Monday, April 7, 2014

Personality Trait Championship

Here it is, the final post in this series, on the night of the final game of the NCAA tournament. It's like I planned it that way or something.

Without knowing the winner yet, we already know it's safe to say what I value: acceptance. Both of the traits in this match-up are based on that. I just think that the most important thing in any relationship is that it be full of understanding.

I wanted to say that it should be free of judgment, but I have always had a bit of a problem with that word. I don't really understand why people shouldn't be judged based on their actions. I don't mean that it's OK to say you're a good person or you're a bad person or you're better or worse than this other person. I just mean, aren't we all always judging everything? Google defines judgment as "the ability to make considered decisions or come to sensible conclusions." I think that's exactly what we're all doing every time we begin down the road of a new relationship, or even continue with a current relationship. You're evaluating people based on what you see, and you're considering all of this new information you're learning about them, and you're making a decision about how to proceed with the relationship.

I think that often people relate pure judgment with some sort of consequence. I had a friend that always said, "Don't judge me!" after every time she did something stupid, like do some simple math wrong or something else totally insignificant. But, like, I wasn't even? But if I was, I wasn't going to think any differently about her. It was not news to me that she wasn't good with thinking on her feet or whatever else she may have been insecure about. It's not a personal requirement for my friends to be good at math. It's OK.

It's not the judgment that matters. It's what comes after.

You can think, "Dang, my friend is such a mess. I can't believe she didn't realize she was drunk after drinking an entire bottle of wine in an hour, and then she kept ordering drinks, and then she could barely stand up." But as long as you're not suddenly going to stop being her friend because you judged that it was dumb that she did that, it's all good. The judgment that your friend's behavior was stupid isn't the problem. It was stupid, and she probably knows that. But how you respond is what matters. You can be open minded and think, "She got excited about going out and made a mistake," (instead of thinking, "Wow, what an alcoholic; I can't hang out with her anymore.") and you can be tolerant of her poor decision making that night.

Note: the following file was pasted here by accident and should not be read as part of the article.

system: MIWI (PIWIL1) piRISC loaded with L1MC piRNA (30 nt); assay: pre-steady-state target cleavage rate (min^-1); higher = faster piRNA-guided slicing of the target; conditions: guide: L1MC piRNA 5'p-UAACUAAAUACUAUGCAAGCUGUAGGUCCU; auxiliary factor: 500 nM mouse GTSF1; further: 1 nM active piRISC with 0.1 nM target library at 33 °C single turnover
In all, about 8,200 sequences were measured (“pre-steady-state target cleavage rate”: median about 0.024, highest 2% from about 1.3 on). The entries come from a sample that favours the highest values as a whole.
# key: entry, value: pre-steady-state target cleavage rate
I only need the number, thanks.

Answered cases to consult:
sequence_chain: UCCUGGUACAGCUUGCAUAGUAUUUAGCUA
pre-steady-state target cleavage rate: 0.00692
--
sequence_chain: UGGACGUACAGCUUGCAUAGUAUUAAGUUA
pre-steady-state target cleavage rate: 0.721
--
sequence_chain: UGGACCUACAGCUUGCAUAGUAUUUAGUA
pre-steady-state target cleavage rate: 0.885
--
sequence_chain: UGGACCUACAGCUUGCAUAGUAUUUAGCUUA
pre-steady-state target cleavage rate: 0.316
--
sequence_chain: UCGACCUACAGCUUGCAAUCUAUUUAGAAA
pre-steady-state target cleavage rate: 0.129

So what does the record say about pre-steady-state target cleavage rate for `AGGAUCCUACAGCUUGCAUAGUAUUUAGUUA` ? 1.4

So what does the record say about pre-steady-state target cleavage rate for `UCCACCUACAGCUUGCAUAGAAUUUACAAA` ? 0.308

So, though there will be only one winner in this final face-off of personality traits, it's interesting to consider each of the traits I went through (and all of the other possible traits known or unknown) when in a relationship, whether it's a simple friendship or something more. You don't have to feel the same way I do. Honestly, it might be best to never consider some of these things. Just be friends with who you want to be friends with. But sometimes, it's nice to think about what makes a good friendship, and then maybe you can make more good friendships from your findings. That's all.

No. 4 Open Minded v. No. 2 Tolerant  
Open mindedness is a beautiful thing. It can save you from so much, like jumping to conclusions and assumptions. It can also save you from always eating chicken fingers. Open mindedness can be just the thing you need to kick-start a new adventure. Open mindedness can be the very breath of an adventure. Sometimes, that adventure is a relationship. One of the best parts of relationships is learning from the other person. Sure, it's fun to have someone to talk to about your feelings and stuff, but isn't it awesome to learn about your friends' experiences, too?